Politics & Policy

What Happens to Rubio’s Delegates?

Rubio on the campaign trail in New Hampshire in February. (Chip Somodevilla/Getty)

Marco Rubio’s exit from the Republican primary on Tuesday night raised for the first time, in a serious way, the question of what happens to the delegates pledged to a candidate who’s no longer in the race.

The 169 delegates Rubio racked up during his campaign could become the focus of a tug-of-war between the remaining candidates at a contested convention in July. But as with so much in the 2016 primary, it’s complicated: While those delegates can be courted by the remaining candidates at any point — Bloomberg’s Sasha Issenberg outlined how that fight will unfold, state by state, over the next several months — state party rules vary on when they become free to cast their votes for somebody aside from Rubio, even if he isn’t officially nominated in Cleveland.

Broadly speaking, there are three tiers of delegates: those freed immediately upon a Rubio’s withdrawal from the race; those freed after a certain number of ballots at the national convention; and those freed once Rubio officially releases them, which could conceivably never happen.

Here’s a definitive guide to when Rubio’s delegates will be allowed to support another candidate at the national convention:

The Unbound: 37

The most valuable Rubio delegates are those who are immediately free, and who can cast a ballot for another candidate right off the bat. There are 37 delegates in this group right now — those Rubio picked up in New Hampshire, Minnesota, Oklahoma, Louisiana and Wyoming. They are the free agents, and the three remaining candidates are already wooing them behind the scenes.

RELATED: The Story of Marco Rubio’s Epic Underachievement

Bound for One Ballot: 96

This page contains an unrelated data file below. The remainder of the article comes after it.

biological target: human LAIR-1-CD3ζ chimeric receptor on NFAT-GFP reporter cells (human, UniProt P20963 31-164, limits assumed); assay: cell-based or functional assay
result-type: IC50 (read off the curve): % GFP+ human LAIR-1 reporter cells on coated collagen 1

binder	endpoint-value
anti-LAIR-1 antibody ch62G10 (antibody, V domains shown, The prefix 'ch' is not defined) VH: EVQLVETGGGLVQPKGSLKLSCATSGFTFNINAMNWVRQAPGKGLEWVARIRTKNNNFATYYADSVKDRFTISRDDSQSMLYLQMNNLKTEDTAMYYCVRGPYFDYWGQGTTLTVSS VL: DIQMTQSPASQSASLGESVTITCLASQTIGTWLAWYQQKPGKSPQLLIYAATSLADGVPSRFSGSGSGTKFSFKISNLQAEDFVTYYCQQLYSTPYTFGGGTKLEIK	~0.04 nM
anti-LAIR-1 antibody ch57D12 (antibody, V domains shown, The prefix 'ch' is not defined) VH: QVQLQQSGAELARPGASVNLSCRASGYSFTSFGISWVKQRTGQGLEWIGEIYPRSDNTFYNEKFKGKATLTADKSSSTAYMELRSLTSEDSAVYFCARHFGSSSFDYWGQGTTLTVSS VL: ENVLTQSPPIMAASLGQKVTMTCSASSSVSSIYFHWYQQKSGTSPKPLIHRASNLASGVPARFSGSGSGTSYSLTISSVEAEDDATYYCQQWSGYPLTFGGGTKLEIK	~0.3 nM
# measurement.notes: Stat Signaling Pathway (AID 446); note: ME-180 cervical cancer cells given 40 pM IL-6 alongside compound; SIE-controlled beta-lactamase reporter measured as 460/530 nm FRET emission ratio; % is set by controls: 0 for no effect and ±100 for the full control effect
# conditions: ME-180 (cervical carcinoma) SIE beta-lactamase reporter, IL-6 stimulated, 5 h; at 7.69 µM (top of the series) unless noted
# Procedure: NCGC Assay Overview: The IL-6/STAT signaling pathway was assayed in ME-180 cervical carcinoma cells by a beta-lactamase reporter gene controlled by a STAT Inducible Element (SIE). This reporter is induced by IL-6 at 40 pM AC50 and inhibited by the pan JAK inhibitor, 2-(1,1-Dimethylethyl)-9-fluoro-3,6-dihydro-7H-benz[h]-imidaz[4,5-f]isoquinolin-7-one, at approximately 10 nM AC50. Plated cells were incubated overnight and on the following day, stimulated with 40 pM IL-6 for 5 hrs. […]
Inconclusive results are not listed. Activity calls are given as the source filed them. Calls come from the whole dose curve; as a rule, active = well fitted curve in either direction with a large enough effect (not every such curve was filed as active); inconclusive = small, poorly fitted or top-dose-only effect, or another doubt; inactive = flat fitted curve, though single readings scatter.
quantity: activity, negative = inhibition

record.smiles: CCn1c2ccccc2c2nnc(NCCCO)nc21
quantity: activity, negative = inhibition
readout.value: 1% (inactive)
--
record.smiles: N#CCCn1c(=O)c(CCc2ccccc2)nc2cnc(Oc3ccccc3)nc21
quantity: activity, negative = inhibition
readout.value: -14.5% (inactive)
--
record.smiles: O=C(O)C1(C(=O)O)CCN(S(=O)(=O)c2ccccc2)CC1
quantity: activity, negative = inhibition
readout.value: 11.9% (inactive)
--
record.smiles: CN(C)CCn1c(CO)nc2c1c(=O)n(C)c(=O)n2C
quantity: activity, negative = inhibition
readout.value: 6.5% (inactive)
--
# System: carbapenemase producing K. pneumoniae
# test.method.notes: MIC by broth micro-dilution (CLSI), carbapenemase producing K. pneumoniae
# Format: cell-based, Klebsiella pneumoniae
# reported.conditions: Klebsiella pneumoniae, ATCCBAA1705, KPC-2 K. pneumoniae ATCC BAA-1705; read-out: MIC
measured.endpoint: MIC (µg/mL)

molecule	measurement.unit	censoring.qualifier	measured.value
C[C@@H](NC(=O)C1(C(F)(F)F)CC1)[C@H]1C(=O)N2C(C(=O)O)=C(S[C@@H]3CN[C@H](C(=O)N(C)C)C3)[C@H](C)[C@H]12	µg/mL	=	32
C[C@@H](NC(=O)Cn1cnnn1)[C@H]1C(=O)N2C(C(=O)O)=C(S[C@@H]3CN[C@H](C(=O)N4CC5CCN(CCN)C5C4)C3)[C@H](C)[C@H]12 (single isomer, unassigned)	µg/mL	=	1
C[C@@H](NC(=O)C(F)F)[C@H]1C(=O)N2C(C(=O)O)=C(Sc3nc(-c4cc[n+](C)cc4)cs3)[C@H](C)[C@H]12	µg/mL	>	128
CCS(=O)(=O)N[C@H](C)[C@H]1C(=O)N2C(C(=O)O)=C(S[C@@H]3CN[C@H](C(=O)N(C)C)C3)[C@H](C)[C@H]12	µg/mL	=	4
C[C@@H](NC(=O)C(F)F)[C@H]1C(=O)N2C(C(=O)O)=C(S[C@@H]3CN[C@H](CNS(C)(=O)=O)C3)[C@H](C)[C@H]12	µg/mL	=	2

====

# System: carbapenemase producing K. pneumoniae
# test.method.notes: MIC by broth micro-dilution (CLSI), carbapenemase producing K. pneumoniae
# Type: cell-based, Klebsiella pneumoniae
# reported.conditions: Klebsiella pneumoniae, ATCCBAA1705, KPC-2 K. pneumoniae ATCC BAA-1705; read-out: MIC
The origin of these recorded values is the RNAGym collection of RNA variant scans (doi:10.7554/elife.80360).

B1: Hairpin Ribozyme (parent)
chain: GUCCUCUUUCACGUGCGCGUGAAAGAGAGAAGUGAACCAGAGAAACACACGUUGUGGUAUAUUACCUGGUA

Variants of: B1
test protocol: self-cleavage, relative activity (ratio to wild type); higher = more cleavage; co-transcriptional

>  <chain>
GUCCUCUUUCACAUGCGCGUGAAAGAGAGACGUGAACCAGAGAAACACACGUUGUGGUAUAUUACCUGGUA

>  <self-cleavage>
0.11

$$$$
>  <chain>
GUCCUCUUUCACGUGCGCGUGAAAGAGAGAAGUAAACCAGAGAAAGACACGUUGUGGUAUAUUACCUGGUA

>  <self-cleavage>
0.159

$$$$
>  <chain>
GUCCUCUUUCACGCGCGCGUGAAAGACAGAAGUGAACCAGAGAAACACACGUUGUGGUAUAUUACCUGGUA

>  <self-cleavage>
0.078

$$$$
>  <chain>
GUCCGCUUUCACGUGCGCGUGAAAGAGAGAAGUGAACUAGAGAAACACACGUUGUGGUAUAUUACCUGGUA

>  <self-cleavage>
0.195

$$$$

There won’t actually be a contested convention unless no candidate receives a majority of the votes — 1,237 of them — on the first ballot in Cleveland. Ninety-six of Rubio’s delegates — those he won in Iowa, Texas, Puerto Rico, Hawaii, Virginia, Arkansas, Kentucky, North Carolina, Washington, D.C., and Georgia — are required to stand by him on that first vote even though he’s dropped out. The Republican Party of Iowa specifically changed its bylaws to require delegates to vote on a first ballot in a way that actually reflects the results of the state’s caucuses after 2012, when Rick Santorum won the state, but the vast majority of the delegates Iowa sent to the Republican convention cast votes for Ron Paul. This summer, Rubio’s seven Iowa delegates will be bound to him through that first vote. Then they’re free to vote for anyone they like.

#share#Bound for Two Ballots: 9

The nine delegates Rubio picked up in Tennessee are bound to him through the first two ballots.

Bound Until Released: 27

Four states where Rubio won delegates — Nevada, Kansas, Alabama, and Massachusetts — bind delegates to a candidate until they are formally released by that candidate, most likely through a public statement.

The rules differ from state to state, but they’re similar in that they all afford Rubio some power. In Nevada, for example, Rubio is entitled to hold on to his seven delegates throughout the convention, to free them to do what they wish, or to release them proportionally to the remaining candidates. It’s up to him. In Alabama, Rubio’s lone delegate is bound until he’s formally released, or until two-thirds of the state’s delegates vote to release him.

#related#Reallocated to the Remaining Candidates: 5

These five delegates aren’t included in Rubio’s overall delegate count — the total of 164 up top — because, per Alaska’s party rules, the delegates he won in the state were immediately reallocated to the remaining candidates on a proportional basis once he dropped out. Based on the nationwide results thus far (weird, yes), Donald Trump was awarded three additional delegates, and Ted Cruz was awarded two, leaving them with 14 delegate a piece out of Alaska’s 28.

— Eliana Johnson is Washington editor of National Review.

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